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I really don’t know why people are making such a fuss about No 5. Okay, it has been the world’s best selling perfume since 1921, Marilyn Monroe wore it, apparently mostly when naked and in bed, but so did the doyenne at my very first agency, and rest assured, although she was the sweetest person who used to feed me with biscuits, I’m pretty sure no one pictured her in bed, let alone naked. Anyway, I digress as usual, my point is, I like Ernest Beaux’s No 22 from 1922 so much better. And like Karl Lagerfeld, I only care about my opinion. No 22 is like dessert. A very fine dessert, that is. Made of tuberoses and vanilla, cream and candied roses, with a little whisky in the cream, a single malt of course, even a harsh one, Lagavulin, just a tiny dose, a hint, but enough to add the strangest depth to it, transforming the femininity of all those fragrant flowers into a gentleman’s dessert, into some sort of diplomat cream, I once made one, a so-called crème diplomate Couloubrier, but it turned out as a real culinary disaster, marshmallows are sour in comparison, only my father who has the world’s sweetest tooth, would eat it, but that’s another story, where was I? Right, No 22. To put it in a nutshell, this perfume is an olfactory diplomat cream, and as this dessert was named after the famous Russian diplomat Nesselrode, known for his love for English puddings and desserts, No 22 is quite a manly scent. One cannot be any manlier than a Russian, can one?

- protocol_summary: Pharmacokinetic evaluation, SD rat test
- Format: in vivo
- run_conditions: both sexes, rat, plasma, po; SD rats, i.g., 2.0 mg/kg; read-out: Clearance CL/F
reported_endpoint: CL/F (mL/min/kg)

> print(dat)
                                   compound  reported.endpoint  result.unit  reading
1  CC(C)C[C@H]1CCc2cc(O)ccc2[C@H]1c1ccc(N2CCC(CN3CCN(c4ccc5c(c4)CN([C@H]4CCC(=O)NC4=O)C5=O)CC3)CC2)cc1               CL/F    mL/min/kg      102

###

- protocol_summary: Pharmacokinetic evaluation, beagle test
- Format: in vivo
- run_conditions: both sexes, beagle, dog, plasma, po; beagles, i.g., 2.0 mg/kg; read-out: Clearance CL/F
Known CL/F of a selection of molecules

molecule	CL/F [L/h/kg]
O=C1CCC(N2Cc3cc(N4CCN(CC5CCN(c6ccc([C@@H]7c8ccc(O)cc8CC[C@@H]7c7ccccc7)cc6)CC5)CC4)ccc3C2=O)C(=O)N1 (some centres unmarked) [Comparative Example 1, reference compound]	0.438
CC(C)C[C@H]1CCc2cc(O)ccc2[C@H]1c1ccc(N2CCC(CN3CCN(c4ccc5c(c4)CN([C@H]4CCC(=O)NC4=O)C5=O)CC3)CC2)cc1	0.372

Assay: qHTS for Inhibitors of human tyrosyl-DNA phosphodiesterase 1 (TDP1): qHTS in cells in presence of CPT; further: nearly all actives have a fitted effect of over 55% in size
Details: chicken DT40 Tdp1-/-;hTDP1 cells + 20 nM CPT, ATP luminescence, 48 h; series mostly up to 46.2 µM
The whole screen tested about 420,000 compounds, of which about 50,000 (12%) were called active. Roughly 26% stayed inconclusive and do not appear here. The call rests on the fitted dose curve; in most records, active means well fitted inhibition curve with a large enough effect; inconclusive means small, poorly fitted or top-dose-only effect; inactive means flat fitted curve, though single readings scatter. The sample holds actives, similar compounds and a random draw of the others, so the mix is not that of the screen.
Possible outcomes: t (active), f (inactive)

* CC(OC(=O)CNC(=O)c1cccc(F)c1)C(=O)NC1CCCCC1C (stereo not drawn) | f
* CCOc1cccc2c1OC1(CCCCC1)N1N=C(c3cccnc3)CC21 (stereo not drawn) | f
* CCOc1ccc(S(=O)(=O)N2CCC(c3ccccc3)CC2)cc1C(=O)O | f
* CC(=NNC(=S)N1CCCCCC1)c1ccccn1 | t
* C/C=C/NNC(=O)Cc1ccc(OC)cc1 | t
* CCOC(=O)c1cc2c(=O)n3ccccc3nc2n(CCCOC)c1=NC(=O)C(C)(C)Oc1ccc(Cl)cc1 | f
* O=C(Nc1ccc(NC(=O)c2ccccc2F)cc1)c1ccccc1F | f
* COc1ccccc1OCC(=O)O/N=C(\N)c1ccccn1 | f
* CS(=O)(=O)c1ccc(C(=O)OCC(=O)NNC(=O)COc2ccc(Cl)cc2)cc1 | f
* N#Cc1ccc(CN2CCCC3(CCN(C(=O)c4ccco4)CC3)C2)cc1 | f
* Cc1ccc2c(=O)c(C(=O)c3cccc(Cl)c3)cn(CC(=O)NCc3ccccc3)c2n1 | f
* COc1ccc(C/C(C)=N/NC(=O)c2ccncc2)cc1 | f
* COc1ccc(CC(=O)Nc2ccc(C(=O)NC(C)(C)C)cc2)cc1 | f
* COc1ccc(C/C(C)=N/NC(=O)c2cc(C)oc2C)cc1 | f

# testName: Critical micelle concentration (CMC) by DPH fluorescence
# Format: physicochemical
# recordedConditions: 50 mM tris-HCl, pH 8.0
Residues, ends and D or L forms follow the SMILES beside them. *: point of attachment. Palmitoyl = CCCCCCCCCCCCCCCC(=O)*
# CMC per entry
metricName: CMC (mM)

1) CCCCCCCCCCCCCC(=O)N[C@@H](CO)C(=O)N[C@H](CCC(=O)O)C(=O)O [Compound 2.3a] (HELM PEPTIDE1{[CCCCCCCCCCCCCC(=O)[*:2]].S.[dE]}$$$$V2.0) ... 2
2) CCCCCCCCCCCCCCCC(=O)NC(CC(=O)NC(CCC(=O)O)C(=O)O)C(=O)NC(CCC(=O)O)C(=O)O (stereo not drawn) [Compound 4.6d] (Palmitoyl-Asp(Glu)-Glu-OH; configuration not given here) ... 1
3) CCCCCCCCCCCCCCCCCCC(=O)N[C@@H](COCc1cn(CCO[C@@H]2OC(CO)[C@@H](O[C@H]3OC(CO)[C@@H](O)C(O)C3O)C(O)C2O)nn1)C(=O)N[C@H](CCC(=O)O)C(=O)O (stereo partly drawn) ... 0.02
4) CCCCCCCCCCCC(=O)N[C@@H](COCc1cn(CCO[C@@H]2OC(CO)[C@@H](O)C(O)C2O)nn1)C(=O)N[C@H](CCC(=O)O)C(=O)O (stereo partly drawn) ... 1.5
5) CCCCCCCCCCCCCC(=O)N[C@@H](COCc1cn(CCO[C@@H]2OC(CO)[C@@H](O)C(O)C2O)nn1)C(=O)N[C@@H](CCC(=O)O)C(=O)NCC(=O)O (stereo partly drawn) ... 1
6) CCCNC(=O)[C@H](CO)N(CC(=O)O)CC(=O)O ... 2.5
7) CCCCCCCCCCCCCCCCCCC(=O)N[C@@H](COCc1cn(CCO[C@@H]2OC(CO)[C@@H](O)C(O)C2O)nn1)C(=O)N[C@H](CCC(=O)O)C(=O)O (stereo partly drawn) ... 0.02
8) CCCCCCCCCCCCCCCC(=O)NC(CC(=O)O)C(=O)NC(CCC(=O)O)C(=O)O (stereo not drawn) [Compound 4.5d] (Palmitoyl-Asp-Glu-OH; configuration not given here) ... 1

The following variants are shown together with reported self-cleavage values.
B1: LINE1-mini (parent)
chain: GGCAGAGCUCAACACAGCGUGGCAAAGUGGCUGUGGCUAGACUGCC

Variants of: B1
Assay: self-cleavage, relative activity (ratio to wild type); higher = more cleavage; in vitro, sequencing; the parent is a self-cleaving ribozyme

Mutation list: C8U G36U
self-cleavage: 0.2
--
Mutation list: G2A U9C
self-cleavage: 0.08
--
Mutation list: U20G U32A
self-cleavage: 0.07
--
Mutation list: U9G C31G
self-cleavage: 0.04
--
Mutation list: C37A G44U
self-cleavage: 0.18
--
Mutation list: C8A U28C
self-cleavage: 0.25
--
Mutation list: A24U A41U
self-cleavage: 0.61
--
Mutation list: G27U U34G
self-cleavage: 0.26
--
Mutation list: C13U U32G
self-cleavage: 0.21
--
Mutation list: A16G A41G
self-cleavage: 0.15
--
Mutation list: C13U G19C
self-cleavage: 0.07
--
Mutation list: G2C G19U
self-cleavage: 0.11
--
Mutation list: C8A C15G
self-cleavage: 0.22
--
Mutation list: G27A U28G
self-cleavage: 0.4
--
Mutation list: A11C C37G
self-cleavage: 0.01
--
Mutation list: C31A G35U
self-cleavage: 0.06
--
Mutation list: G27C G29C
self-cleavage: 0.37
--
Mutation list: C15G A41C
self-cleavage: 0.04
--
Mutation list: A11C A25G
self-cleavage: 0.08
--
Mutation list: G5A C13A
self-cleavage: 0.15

F. Scott Waugham

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It was a page that I didn’t turn, the one in W. Somerset Maugham’s novel “On Razor’s Edge” that had his narrator guess who designed his hostess’ elegant dress this time, this time being an afternoon in late 1920s Paris. Lanvin or Chanel? The dress turned out to be by Jeanne Lanvin on the following page, but I had already drifted away, to a world where Coco Chanel was alive and kicking, where I, the 14 year old that I was, was strolling through Paris, from couture house to couture house, stopping at Cartier and Goyard, sniffing my way from Guerlain to Caron, not buying, just looking, with my coral cigarette holder, the one I knew from Saki’s unbearable Bassington, wearing one of the exquisite shirts I had borrowed from J. Gatsby, and with a best buddy next to me, some partner in crime, like Sebastian Flyte’s companion Aloysius, a teddy bear friend, serving as alter ego and advocatus diaboli at the same time.

F.Scott Fitzgerald, W.Somerset Maugham, Evelyn Waugh, and Saki – these were not only my favourite authors for their exquisite stories, but more importantly, these refined guys introduced me to style in such a convincingly romantic way, that I was changed for life. Mousey will confirm all of it.